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This, of course, doesn’t count for my original characters, who are at least 50 percent men (and the women are all ever so slightly more my favorite – sorry, guys). But in other media, in the books, movies and TV shows that I devour in great piles, the characters I’m the most drawn to are nearly always men. Sam Vimes from Terry Pratchett’s Discworld series, Tony Stark from the Marvel movies, Dean Winchester from “Supernatural,” Malcolm Reynolds from “Firefly”….
These are all wonderful, beautifully created characters, and there is nothing wrong with loving them as much as I do. But I’m a woman, and I champion the need for more female characters in … well, pretty much everything. So why had I not given my heart to the handful of characters I had?
The truth is that I like every one of those women, and have a special place in my heart for Natasha (aka Black Widow from the Marvel movies). But the intensity of my love for any of them doesn’t quite match what I feel for the boys I listed, and I wondered if I had somehow failed my sex as a whole. Was it some sort of internalized misogyny that kept me from truly embracing them? Was I wrong, to love the characters I did and not these magnificent ladies?
Finally, I figured out that the problem wasn’t with me. It turns out that the characters closest to my heart are usually a very specialized breed of asshole, quick with a sarcastic comment and putting a brave face on the fact that they’re so desperately broken inside. I like the cons, the rapscallions, the ones who bend the rules until they're pretzel-shaped but deep inside are blood-loyal to their chosen few. I like the bastards who stomp through the rules, who shout at people and are convinced they’re not a good person even though they always try to help people. I like characters who are an absolute mess, but always get back up with a smirk and a good solid punch to the jaw.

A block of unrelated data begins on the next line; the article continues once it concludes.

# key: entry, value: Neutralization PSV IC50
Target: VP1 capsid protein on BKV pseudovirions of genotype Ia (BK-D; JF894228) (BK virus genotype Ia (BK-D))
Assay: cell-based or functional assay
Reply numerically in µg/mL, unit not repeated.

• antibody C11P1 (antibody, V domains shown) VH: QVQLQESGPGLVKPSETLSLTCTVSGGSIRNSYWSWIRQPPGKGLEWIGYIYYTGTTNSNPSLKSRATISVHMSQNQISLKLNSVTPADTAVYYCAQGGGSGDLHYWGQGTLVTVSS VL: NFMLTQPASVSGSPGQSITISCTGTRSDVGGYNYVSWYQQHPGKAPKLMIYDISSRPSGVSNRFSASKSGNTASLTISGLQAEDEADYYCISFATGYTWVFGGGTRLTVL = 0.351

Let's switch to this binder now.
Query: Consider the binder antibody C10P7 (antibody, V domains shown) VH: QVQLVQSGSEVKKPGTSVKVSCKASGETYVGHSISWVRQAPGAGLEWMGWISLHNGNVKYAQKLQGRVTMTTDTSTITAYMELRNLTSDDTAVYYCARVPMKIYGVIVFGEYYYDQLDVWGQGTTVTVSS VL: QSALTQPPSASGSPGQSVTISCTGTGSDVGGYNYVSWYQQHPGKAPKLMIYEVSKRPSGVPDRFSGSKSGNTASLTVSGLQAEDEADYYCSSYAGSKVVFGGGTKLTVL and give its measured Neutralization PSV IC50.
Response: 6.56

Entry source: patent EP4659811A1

Apparently, most writers don’t feel women can be like that. The closest I’ve been able to find is my dear Black Widow, and though she’s a wonderful, damaged dork inside she usually masks it with a cool and collected exterior. I’m pretty sure I am physically incapable of being cool and collected, so as much as I love her I feel a little more affinity with “Mr. Cocky Swagger and Terrible Decisions” Stark.
Where are my female pirates? Where are my female thieves, for that matter? “Leverage” is the only show that’s ever given me lady cons, and I loved that entire team with an equal ferocity. Where are my female gangsters and monster hunters? Where are the snarky, grubby, sarcastic bastards that happen to be the same gender I am?
And why stop there? “Jurassic World” was good, but the main cast had exactly one token female. Unsurprisingly, she was the one in heels and a nice suit. Why couldn’t any of the security people have been female? Why couldn’t any of the people who worked directly with the dinosaurs have been female? Look around in zoos and wild animal parks, and you’ll see so many women working directly with the animals. No matter what the directors thought, it would be no different with dinosaurs.
Real women are lawyers, doctors, police officers, teachers, mothers, garbage collectors, drug dealers and everything in between. They are elegant, cruel, sarcastic, kind, gentle, anti-social, friendly, angry, loving, brave, tough, fragile, dangerous and everything in between.
Let us see the women we are onscreen. Let us be messy and unlovable. Stop insisting that we only come in a few versions, that all we are can be so neatly packaged. “Female character” is not a real category. “Strong female character” isn’t, either. There are an infinite variety of us, and you’ve barely scraped the surface.